Yes. I am of course aware that for more sectarian followers of Dzogchen this is a point of contention, and there are also disputes between different lineages about these terms. I am also aware that Krishnamurti’s language around awareness was fluid and changed over the course of his life - so that he began to make a distinction between awareness and attention for example (with attention being a state without any centre, implying that ordinary awareness still operates from a centre). But he was quite fluid about these terms in general, and choiceless awareness can very easily be understood to be synonymous with attention.
The Dzogchen approach with which I am more familiar is one where one is encouraged not to do anything in particular with one’s mental state, one’s state of mind. As with certain forms of Chan and Zen, ‘ordinary mind’, ordinary awareness is valued and left untouched, with the mind permitted to act spontaneously in whichever way it happens to, without being grasped at, attached to, or being condemnatory of its activities.
There are also distinctions in language and approach between the Mahamudra ‘style’ of open awareness and the Dzogchen ’style’ - with Mahamudra valuing more the noticing of thoughts as they arise, while Dzogchen emphasising the significance of the sky-like background of awareness itself. But these differences in emphasis do not interest me in particular.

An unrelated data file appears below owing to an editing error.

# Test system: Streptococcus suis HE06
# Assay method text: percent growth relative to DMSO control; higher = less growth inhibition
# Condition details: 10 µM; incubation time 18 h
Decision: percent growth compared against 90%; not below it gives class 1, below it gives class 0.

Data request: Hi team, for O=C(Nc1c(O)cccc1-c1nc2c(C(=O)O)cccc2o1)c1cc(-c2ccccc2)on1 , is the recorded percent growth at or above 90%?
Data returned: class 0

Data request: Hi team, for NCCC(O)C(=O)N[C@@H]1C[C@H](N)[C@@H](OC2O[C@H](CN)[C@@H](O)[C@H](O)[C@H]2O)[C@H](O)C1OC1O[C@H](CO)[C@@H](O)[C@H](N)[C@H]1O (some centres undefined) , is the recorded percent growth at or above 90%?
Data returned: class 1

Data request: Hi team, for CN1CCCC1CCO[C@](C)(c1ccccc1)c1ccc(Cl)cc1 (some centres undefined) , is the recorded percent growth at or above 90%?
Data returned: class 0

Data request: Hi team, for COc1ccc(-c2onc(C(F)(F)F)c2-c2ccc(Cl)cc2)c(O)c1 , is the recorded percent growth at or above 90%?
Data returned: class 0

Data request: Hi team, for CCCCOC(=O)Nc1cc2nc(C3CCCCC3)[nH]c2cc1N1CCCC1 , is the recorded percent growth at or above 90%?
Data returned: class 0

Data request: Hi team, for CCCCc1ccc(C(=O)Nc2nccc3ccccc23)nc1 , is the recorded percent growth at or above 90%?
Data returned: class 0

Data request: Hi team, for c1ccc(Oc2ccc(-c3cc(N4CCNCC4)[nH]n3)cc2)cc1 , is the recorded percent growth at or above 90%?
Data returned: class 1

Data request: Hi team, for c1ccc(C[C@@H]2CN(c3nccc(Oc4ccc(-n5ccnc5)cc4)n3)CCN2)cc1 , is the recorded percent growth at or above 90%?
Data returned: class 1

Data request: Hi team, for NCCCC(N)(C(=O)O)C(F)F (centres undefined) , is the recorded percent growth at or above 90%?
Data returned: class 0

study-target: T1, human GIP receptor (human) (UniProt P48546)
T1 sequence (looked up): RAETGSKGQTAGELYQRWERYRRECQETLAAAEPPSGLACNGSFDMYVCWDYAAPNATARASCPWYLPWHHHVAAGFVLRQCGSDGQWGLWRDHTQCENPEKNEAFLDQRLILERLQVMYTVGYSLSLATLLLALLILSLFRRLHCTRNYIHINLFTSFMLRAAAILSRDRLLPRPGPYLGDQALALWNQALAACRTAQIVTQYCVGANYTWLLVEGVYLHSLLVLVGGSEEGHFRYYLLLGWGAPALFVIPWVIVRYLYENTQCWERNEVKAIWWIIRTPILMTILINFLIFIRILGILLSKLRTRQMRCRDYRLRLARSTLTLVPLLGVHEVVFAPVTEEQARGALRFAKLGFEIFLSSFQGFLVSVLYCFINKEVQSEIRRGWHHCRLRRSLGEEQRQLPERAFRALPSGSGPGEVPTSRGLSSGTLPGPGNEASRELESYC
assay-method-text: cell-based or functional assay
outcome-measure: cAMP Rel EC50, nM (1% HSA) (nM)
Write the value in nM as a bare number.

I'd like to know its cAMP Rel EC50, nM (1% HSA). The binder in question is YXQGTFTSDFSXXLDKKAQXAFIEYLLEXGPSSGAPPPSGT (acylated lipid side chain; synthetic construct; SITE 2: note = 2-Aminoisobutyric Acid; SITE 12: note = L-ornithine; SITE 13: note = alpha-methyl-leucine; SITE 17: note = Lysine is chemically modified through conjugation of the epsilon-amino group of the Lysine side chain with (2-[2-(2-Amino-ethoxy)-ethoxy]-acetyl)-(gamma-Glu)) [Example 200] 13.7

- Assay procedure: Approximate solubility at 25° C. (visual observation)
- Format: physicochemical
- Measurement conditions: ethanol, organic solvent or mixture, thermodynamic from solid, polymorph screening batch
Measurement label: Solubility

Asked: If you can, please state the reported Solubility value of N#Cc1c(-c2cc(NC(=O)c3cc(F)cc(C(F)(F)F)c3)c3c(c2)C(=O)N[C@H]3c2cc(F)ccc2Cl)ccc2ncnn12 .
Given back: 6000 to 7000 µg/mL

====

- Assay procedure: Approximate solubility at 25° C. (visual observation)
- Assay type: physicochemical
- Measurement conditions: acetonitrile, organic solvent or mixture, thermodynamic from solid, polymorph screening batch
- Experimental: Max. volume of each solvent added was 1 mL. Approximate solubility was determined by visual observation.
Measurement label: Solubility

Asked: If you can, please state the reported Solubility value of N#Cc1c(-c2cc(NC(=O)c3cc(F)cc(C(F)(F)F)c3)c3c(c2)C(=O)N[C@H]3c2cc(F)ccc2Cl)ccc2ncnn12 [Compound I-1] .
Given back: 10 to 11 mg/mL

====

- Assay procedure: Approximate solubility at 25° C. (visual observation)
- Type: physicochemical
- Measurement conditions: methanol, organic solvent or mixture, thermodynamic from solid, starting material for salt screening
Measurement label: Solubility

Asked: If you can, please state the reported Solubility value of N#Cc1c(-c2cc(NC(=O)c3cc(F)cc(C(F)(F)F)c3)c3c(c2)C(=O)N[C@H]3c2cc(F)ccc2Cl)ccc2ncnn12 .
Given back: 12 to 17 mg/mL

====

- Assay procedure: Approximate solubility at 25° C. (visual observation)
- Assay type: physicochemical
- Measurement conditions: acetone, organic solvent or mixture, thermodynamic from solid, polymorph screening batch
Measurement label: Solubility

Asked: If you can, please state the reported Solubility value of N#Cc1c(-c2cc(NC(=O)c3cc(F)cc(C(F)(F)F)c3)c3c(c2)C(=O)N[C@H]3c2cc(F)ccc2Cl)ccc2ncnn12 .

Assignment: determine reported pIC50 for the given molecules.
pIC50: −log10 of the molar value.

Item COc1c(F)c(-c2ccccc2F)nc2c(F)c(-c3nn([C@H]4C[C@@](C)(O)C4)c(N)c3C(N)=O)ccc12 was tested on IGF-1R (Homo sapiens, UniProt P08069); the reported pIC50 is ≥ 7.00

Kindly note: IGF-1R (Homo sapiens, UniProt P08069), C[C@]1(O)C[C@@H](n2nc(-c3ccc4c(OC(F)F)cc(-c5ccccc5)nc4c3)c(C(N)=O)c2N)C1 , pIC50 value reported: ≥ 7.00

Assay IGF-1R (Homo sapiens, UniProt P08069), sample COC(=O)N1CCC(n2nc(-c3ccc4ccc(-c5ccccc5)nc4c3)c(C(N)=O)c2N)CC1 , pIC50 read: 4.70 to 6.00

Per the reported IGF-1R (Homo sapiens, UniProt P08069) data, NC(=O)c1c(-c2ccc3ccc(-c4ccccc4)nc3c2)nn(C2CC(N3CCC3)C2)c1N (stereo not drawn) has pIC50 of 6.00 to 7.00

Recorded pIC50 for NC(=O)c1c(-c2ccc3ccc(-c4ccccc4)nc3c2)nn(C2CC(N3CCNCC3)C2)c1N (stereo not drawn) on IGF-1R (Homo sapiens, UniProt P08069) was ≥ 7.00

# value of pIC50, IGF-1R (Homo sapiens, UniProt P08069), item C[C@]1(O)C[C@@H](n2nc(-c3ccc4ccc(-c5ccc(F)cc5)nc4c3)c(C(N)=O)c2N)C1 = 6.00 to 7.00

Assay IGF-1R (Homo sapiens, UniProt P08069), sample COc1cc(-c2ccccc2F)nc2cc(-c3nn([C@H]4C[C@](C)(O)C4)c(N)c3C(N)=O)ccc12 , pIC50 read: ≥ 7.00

Obviously, there are sectarian Dzogchen folk who want to limit the nature of open awareness to pure awareness without any objects - but this is mostly for reasons of dogma, because certain views about awareness (Rigpa) have become central to the tradition. Broken down by analysis, what these sectarian Dzogchen folk call ‘open awareness’ is in fact no different (in essence) from the classical Buddhist understanding of nirodha samapatti, the state of “cessation of perception, feelings and consciousness”. But in classical Buddhism this is only something that can be ‘experienced’ by a person who is completely empty of all thought, feeling, and self-consciousness (usually a Buddha). Even if sectarian Dzogchen folk believe this to have been a frequent occurrence within their own lineages (as believers usually do), it is still nevertheless somewhat of a rare event, and does not characterise the ordinary mind in a state of open awareness.
So I use the term more fluidly - as is done in wider culture (if you google ‘open awareness’ you will find most people using it in this way).
Don’t forget that there are sectarian Theravada Buddhists who continue to reject the characterisation of mindfulness as being present-centred and non-judgemental. This is because they have a narrow sectarian understanding of the Pali word Sati (meaning memory) - from which the Buddhist thinking around mindfulness arose - in which memory and ethical judgements play a key role. But this more conservative sectarian understanding of mindfulness does not interest me either.
Open awareness - like choiceless awareness - communicates to me a state of awareness that has no fixed border, that embraces and accepts any particular aspect of experience without judgement, like the sun shining in the sky filling it with light and warmth - even when the sky is full of clouds and weather. This is how I use the term.